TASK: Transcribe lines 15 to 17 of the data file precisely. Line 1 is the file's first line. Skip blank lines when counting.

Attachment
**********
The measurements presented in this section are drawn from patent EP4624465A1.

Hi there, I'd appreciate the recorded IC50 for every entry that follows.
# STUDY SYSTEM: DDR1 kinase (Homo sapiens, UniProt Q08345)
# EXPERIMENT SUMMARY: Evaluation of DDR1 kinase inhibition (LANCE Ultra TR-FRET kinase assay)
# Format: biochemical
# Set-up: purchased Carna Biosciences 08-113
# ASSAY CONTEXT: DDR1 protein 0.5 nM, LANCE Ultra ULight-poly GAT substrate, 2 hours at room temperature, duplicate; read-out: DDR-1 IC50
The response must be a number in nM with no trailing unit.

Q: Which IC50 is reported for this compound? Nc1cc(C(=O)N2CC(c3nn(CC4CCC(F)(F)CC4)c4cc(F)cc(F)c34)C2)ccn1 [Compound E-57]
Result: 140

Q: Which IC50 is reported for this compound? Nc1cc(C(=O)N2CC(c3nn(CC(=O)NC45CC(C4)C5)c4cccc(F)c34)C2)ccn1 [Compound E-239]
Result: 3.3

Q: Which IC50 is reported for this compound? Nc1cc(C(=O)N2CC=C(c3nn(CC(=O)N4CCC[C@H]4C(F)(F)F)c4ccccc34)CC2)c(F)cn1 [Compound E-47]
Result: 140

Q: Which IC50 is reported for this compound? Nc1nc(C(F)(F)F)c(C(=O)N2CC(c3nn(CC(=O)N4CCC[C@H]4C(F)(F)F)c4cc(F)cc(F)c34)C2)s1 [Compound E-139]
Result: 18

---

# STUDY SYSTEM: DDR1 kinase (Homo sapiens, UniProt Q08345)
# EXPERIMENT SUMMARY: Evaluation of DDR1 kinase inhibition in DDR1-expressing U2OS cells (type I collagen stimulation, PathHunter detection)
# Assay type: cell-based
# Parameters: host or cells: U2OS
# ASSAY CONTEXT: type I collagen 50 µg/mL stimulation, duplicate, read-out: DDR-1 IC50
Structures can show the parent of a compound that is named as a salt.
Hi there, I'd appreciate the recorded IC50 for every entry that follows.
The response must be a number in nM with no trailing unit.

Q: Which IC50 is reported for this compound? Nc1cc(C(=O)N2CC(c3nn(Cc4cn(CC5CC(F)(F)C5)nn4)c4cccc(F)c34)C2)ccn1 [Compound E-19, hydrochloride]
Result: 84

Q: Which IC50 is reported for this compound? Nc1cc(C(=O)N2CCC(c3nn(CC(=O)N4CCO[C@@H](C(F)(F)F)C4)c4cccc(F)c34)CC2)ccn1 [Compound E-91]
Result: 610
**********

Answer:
Q: Which IC50 is reported for this compound? Nc1nc(C(F)(F)F)c(C(=O)N2CC(c3nn(CC(=O)N4CCC[C@H]4C(F)(F)F)c4cc(F)cc(F)c34)C2)s1 [Compound E-139]
Result: 18

---